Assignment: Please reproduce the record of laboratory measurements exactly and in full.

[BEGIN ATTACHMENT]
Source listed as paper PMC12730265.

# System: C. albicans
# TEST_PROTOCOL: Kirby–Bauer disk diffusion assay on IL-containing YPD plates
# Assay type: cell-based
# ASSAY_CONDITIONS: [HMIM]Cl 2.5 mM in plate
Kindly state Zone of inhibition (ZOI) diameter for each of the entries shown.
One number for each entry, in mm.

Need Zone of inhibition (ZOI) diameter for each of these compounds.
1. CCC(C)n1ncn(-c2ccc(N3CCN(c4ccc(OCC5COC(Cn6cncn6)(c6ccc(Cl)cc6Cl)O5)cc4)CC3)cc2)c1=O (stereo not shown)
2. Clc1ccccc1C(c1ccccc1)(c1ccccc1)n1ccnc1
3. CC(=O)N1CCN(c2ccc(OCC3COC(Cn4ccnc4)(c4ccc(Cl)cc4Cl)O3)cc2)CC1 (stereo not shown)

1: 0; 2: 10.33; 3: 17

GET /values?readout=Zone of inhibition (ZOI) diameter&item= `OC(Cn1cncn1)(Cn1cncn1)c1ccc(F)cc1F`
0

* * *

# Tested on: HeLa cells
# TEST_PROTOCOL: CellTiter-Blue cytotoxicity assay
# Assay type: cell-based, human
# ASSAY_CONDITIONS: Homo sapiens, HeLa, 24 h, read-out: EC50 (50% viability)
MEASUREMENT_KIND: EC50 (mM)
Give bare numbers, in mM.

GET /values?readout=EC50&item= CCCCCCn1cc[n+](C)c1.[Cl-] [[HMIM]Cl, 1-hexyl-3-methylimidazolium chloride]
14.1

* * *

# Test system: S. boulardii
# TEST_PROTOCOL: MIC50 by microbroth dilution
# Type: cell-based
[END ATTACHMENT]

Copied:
Source listed as paper PMC12730265.

# System: C. albicans
# TEST_PROTOCOL: Kirby–Bauer disk diffusion assay on IL-containing YPD plates
# Assay type: cell-based
# ASSAY_CONDITIONS: [HMIM]Cl 2.5 mM in plate
Kindly state Zone of inhibition (ZOI) diameter for each of the entries shown.
One number for each entry, in mm.

Need Zone of inhibition (ZOI) diameter for each of these compounds.
1. CCC(C)n1ncn(-c2ccc(N3CCN(c4ccc(OCC5COC(Cn6cncn6)(c6ccc(Cl)cc6Cl)O5)cc4)CC3)cc2)c1=O (stereo not shown)
2. Clc1ccccc1C(c1ccccc1)(c1ccccc1)n1ccnc1
3. CC(=O)N1CCN(c2ccc(OCC3COC(Cn4ccnc4)(c4ccc(Cl)cc4Cl)O3)cc2)CC1 (stereo not shown)

1: 0; 2: 10.33; 3: 17

GET /values?readout=Zone of inhibition (ZOI) diameter&item= `OC(Cn1cncn1)(Cn1cncn1)c1ccc(F)cc1F`
0

* * *

# Tested on: HeLa cells
# TEST_PROTOCOL: CellTiter-Blue cytotoxicity assay
# Assay type: cell-based, human
# ASSAY_CONDITIONS: Homo sapiens, HeLa, 24 h, read-out: EC50 (50% viability)
MEASUREMENT_KIND: EC50 (mM)
Give bare numbers, in mM.

GET /values?readout=EC50&item= CCCCCCn1cc[n+](C)c1.[Cl-] [[HMIM]Cl, 1-hexyl-3-methylimidazolium chloride]
14.1

* * *

# Test system: S. boulardii
# TEST_PROTOCOL: MIC50 by microbroth dilution
# Type: cell-based